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It's only natural that an influencer might show off their personal handwritten invitation to a fashion show from the designer herself on social media—especially if they have over a million followers. What completely isn't natural, though is for that note to include a racial slur.
Such was the case on Monday night, when the street-style star Miroslava Duma posted an Instagram Story of a bouquet of perfectly lovely roses—most of which were obscured by a note with the letterhead of Ulyana Sergeenko, beneath which the Russian couture designer had scrawled, "To my n***as" in Paris," with a smiley face. Rather than being horrified, Duma seemed to think it was an opportunity to show off her close bond to, and love for, her friend—perhaps thinking she was giving her some good PR in the process, since she has more than half a million more followers than Sergeenko.
But those followers, it turns out, were quite flummoxed between the casual use of the racial slur. Many of them expressed incredulity that Duma was praising rather than condemning the designer, which in turn led to her post spreading far beyond her 1.6 million followers. The outrage, of course, came quickly, and has only grown since she deleted her story. Three hours after Duma's post, for example, the fashion blogger Bryanboy posted an Instagram that's so far gotten over 5,000 likes, with a scathing caption that drags Lena Dunham into the mess and points out that "Racism and ignorance is real. Just sayin’! It’s 2018, people!" and ends with the hashtags "#ToneDeaf," #Ignorance," and "#Horrible."
His post came on the heels of the street style photographer Adam Katz Sinding, who posted a Story of his own with a screenshot of Duma's post for his nearly 500,000 followers to take a look at—with his addition of the text "Seriously!? Why would you a) write this b) post this..."
Before long, none other than Naomi Campbell—a video of whom Duma posted to her grid just a day ago—reposted the fashion watchdog Diet Prada's repost of Sinding's post to her own Story, adding her own caption: "This better not be real!"
Sergeenko then posted a series of apologies, though many of them were quickly deleted. After waking up to a "phone full of insulting messages" like "you deserve the worst in life" and "die white trash die," she explained that her note was, as most people had already picked up on, a reference to a song by Jay-Z and Kanye West. Unfortunately, any sympathy she might have been generating pretty much evaporated when it was followed by the lines: "Kanye West is one of my favorite musicians and NP is one of my most favorite songs. And yes, [Duma and I] call each other the N word sometimes when we want to believe that we are just as cool as these guys who sing it." You can see a repost of the now deleted apology below:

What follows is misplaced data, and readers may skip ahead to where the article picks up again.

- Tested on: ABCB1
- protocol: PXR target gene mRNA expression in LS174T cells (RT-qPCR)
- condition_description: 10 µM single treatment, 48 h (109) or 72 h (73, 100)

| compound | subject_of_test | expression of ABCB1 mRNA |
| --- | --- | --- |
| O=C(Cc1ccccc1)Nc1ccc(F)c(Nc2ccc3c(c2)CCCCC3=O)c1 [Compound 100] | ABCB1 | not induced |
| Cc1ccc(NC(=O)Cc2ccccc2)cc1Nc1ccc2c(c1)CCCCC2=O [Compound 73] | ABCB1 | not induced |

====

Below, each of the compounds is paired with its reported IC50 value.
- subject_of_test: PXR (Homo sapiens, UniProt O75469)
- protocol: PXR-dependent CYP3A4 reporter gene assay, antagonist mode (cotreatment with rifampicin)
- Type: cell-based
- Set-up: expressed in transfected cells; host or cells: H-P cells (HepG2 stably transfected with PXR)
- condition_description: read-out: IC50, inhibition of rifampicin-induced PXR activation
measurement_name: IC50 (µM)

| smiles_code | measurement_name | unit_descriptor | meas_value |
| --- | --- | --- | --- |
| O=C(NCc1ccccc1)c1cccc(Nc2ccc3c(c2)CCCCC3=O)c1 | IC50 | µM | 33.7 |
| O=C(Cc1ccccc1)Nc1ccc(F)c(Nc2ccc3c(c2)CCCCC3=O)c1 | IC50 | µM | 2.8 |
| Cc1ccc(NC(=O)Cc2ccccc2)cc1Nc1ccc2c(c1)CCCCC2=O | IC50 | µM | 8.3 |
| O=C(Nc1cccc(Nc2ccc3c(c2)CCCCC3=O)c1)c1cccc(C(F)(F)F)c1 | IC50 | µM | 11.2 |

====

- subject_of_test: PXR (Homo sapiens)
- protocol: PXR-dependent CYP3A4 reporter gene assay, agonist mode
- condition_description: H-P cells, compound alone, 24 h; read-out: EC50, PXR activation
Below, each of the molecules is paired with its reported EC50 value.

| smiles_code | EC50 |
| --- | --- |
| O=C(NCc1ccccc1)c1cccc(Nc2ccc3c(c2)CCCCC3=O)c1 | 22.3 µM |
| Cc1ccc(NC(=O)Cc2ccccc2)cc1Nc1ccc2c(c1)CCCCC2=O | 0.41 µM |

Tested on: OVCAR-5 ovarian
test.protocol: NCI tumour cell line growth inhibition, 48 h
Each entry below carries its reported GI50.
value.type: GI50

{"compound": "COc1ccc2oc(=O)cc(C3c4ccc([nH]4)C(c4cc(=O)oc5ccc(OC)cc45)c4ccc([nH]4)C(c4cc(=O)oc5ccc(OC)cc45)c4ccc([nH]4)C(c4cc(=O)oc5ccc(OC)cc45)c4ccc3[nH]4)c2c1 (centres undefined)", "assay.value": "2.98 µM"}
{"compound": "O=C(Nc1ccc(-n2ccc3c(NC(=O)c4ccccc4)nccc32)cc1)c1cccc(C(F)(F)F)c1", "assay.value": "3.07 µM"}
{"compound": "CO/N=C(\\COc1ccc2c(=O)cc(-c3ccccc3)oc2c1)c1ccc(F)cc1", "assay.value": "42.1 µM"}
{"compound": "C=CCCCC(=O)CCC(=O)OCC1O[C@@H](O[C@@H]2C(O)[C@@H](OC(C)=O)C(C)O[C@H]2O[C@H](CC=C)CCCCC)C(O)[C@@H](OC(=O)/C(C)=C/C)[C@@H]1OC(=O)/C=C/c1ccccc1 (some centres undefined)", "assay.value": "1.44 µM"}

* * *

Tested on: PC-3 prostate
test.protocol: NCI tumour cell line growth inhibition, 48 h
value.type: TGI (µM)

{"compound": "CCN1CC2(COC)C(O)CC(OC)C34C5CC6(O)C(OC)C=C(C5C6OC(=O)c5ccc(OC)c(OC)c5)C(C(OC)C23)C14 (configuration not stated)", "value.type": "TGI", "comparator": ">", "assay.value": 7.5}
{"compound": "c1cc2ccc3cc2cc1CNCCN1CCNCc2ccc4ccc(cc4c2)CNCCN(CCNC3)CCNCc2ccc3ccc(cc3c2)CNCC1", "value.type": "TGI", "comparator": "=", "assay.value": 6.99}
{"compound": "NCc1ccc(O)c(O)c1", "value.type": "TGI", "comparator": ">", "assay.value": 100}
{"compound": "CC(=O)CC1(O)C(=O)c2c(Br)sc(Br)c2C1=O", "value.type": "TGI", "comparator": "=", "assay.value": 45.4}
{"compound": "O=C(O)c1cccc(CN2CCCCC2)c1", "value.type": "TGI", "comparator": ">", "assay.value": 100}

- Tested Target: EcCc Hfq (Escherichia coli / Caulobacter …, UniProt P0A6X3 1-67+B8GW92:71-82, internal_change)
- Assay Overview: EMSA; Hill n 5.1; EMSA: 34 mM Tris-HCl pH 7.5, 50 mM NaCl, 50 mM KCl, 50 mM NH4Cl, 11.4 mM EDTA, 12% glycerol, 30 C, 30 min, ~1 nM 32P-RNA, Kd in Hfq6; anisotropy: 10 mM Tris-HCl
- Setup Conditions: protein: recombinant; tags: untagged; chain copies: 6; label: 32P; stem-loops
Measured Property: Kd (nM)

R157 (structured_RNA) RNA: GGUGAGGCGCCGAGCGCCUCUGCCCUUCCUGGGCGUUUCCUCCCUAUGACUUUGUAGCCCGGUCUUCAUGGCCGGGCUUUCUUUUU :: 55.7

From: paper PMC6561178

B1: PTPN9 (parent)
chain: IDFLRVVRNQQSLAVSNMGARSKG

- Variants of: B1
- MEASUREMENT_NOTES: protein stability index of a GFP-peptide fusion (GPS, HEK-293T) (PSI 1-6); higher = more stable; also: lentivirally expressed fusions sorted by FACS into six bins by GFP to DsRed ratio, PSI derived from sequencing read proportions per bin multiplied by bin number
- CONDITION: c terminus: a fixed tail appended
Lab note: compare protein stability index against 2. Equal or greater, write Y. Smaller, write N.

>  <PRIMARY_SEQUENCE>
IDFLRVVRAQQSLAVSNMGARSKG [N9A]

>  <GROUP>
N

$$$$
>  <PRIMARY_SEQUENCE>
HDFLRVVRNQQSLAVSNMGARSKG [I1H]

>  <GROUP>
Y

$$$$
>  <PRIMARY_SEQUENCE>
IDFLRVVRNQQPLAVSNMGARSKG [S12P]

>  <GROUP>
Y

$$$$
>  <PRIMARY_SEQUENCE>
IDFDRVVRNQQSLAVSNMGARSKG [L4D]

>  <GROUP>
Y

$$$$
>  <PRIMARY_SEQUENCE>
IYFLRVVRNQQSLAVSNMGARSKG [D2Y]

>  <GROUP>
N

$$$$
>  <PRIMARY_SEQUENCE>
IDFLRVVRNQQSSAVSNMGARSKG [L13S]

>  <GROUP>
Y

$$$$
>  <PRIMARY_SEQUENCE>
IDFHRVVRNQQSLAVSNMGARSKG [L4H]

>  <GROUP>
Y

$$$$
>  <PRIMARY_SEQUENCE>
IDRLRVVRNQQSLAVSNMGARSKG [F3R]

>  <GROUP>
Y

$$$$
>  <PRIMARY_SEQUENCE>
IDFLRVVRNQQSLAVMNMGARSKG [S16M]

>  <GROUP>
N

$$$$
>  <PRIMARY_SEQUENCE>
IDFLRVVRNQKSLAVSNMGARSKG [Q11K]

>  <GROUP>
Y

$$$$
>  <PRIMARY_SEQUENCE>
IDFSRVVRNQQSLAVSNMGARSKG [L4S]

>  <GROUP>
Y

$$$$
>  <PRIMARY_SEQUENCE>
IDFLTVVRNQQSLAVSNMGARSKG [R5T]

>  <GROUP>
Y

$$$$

It's worth noting that Sergeenko also blames Duma, at the same time using what she calls her naïveté as a defense. "Mira is a dear friend and even the fact that she so naively posted my private card to her on her social means that we meant nothing wrong and didn't realised [sic] the consequences." Duma then wrote her own apology, which reads in part: "The phrase referenced is from a Kanye West and Jay-Z song by the same title. The word is utterly offensive, and I regret promoting it and am very sorry. I deeply respect people of all backgrounds and detest racism or discrimination of any kind."
If it seems a bit random that Duma ended her apology by saying that not only she, but also her "organizations" are "committed to our core values of inclusion and diversity," that might be because this isn't the first time that Duma has had to issue a racism-related apology. In 2014, her website Buro 24/7 caused an outrage when it published a photo of the then-editor-in-chief of Garage magazine, Dasha Zhukova, who was at the time married to the billionaire Russian oligarch Roman Abramovich, sitting fully clothed atop a chair made out of the strikingly realistic figure of a largely naked black woman. It was eventually cropped so that only her heels are visible, though you can see the full photo here, and Duma's apology below:
This time around, however, Duma's apology appears to have been too late. On Tuesday, Duma was removed from the board of The Tot, the children's company that she founded with Nasiba Adilova in 2015. "I stand by @thetot's decision, and hope this inspires people to consider how their actions and words affect others," Adilova wrote in her own Instagram statement.
Sure, Sergeenko may have been telling the truth in saying that the pair meant no harm by the note, and certainly in saying that Duma's post was naïve, but at this point, having already landed herself in this type of mess before, if Duma truly does detest racism, one would think she would know better by now. As Adilova put it, "power and influence is a privilege and it needs to be carried with humility."